Twenty-five years ago the term “antioxidant” was new to the public. Today it’s big business, with sales of products making antioxidant-related claims reaching $65 billion in the U.S. in 2011.
You’ll find antioxidant claims made not just for dietary supplements, but also for everything from juice, cereal and power bars to tea, chocolate and even bottled water. Antioxidant—a substance that helps mop up cell-damaging substances known as free radicals—has become synonymous with overall good health and disease prevention.
A more recent trend is for companies to advertise specific antioxidant levels or scores, or to compare their products to others in antioxidant power. For instance,cereals from Silver Palate boast 7,300 ORAC units per 100 grams, while Mystic Harvest Purple Corn Tortilla Chips list 6,000 ORAC units (ORAC, which stands for oxygen radical absorbance capacity, is one of several measures of antioxidant status developed by scientists). A baobab fruit powder that you add to oatmeal, yogurt or other foods lists an ORAC value of 1,400 per gram. And tea extracts from Green Cell Technologies claim to have ORAC scores of up to 1.7 million per 100 grams.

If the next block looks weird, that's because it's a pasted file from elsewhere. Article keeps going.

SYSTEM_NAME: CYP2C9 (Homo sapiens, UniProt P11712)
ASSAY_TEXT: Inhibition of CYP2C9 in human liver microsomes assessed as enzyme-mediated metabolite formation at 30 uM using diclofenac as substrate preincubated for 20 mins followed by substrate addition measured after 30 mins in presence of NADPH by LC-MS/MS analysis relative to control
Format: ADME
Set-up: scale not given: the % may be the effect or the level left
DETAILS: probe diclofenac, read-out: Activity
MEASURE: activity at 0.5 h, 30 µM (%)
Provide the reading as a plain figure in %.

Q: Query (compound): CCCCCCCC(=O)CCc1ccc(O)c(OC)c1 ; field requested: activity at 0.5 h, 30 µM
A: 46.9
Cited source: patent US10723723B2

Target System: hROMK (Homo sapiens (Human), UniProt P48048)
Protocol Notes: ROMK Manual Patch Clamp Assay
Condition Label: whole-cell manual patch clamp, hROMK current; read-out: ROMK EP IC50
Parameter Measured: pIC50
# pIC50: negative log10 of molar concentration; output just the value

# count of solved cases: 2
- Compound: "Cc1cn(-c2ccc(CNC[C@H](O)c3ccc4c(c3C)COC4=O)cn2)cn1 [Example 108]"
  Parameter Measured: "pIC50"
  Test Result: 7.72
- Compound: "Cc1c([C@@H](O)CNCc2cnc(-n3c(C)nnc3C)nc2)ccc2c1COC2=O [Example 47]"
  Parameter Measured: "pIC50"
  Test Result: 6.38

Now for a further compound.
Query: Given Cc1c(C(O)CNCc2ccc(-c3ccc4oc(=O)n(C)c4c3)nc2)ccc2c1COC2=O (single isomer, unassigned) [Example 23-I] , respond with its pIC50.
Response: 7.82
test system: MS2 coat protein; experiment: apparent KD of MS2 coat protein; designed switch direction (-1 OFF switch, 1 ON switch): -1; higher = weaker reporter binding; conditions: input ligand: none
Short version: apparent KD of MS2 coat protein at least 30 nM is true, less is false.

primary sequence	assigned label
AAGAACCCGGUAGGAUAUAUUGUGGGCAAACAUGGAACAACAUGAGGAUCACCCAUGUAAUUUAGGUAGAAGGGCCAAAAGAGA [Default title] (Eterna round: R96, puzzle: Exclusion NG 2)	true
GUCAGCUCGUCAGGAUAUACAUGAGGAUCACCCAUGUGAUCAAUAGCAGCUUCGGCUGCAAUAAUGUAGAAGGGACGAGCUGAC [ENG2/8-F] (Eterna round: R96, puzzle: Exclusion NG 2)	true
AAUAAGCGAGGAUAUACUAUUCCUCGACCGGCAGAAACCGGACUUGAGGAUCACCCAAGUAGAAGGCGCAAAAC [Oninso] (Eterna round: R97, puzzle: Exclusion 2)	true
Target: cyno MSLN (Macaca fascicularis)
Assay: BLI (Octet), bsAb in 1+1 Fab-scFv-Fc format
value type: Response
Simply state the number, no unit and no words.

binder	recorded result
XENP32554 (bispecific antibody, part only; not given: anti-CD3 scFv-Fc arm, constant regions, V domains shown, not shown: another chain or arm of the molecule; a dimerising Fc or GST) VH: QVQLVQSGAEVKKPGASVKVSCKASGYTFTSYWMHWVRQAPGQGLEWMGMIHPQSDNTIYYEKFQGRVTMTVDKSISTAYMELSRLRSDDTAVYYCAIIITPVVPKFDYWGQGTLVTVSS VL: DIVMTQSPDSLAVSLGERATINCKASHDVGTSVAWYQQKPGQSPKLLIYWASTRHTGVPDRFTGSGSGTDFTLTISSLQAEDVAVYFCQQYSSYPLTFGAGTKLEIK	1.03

It’s hard to say what all those numbers mean. But they probably don’t mean a whole lot in terms of health. The science and significance of antioxidants is much more complicated than a single number on a package can convey. The Food and Drug Admininstration (FDA) has issued warnings to Lipton and other companies for making misleading and illegal claims about antioxidants—but many other iffy ones slip through the cracks.
Despite all the label claims, there’s no standardized method for measuring antioxidant status and no official definitions for antioxidant capacity, ability, activity, power, efficiency or other words you might see on packages or websites.
Rather, scientists have developed a variety of tests, all with four-letter acronyms—besides ORAC, there are TEAC, TOSC, FRAP, TRAP and others. These don’t necessarily measure the same things or provide consistent results. For instance, a 2009 study inFood Chemistrynoted that TEAC, which is simpler and cheaper, underestimates the antioxidant capacity of some foods, compared to ORAC.
Even different labs using the same test can come up with different results. Some companies specify ORAC values, but others don’t even say how they came up with their values.
Moreover, ORAC and other tests measure antioxidant capacity of substances only in test tubes. How well the antioxidants suppress oxidation and protect against free radicals in people is pretty much anyone’s guess.